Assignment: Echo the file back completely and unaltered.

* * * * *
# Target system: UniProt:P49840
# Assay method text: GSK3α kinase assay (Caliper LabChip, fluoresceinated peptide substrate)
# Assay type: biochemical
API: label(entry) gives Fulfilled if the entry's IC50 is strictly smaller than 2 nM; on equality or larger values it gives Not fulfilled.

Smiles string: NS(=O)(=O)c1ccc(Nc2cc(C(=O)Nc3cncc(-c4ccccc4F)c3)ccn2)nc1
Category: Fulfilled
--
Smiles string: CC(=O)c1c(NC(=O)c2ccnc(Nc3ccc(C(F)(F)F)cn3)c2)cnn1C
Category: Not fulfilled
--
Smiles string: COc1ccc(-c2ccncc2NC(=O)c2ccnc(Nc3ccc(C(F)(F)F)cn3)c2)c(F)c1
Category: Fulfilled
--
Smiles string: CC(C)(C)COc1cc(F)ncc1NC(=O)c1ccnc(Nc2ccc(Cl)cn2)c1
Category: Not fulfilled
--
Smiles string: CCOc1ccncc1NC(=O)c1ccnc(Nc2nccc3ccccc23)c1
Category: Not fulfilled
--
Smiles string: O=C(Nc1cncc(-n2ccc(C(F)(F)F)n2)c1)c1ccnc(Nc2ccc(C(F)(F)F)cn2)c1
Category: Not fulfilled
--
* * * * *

# Target system: UniProt:P49840
# Assay method text: GSK3α kinase assay (Caliper LabChip, fluoresceinated peptide substrate)
# Assay type: biochemical
API: label(entry) gives Fulfilled if the entry's IC50 is strictly smaller than 2 nM; on equality or larger values it gives Not fulfilled.

Smiles string: NS(=O)(=O)c1ccc(Nc2cc(C(=O)Nc3cncc(-c4ccccc4F)c3)ccn2)nc1
Category: Fulfilled
--
Smiles string: CC(=O)c1c(NC(=O)c2ccnc(Nc3ccc(C(F)(F)F)cn3)c2)cnn1C
Category: Not fulfilled
--
Smiles string: COc1ccc(-c2ccncc2NC(=O)c2ccnc(Nc3ccc(C(F)(F)F)cn3)c2)c(F)c1
Category: Fulfilled
--
Smiles string: CC(C)(C)COc1cc(F)ncc1NC(=O)c1ccnc(Nc2ccc(Cl)cn2)c1
Category: Not fulfilled
--
Smiles string: CCOc1ccncc1NC(=O)c1ccnc(Nc2nccc3ccccc23)c1
Category: Not fulfilled
--
Smiles string: O=C(Nc1cncc(-n2ccc(C(F)(F)F)n2)c1)c1ccnc(Nc2ccc(C(F)(F)F)cn2)c1
Category: Not fulfilled
--